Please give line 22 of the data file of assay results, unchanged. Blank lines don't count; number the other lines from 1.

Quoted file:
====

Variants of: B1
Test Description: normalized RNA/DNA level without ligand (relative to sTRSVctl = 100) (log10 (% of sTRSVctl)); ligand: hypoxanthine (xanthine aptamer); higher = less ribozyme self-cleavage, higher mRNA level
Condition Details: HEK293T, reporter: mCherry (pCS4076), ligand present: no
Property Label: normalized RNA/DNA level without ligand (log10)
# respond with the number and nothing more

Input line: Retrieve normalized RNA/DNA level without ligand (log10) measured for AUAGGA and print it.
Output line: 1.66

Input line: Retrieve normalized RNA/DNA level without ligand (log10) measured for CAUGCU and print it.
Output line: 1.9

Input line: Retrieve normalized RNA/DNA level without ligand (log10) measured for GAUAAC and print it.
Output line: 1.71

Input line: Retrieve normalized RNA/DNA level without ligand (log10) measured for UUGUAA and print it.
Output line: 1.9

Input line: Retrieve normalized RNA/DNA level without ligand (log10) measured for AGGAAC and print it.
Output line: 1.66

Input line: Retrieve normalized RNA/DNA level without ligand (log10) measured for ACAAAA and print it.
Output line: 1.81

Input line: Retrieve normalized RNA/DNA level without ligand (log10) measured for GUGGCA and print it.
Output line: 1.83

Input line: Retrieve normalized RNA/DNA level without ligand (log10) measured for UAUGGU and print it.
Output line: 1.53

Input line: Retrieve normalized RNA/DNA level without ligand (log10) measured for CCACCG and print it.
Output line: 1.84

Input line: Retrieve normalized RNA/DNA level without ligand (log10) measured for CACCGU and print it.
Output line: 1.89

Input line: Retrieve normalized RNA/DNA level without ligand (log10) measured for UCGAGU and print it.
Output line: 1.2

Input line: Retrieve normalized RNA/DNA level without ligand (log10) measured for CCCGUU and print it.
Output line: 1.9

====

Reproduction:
Input line: Retrieve normalized RNA/DNA level without ligand (log10) measured for CCACCG and print it.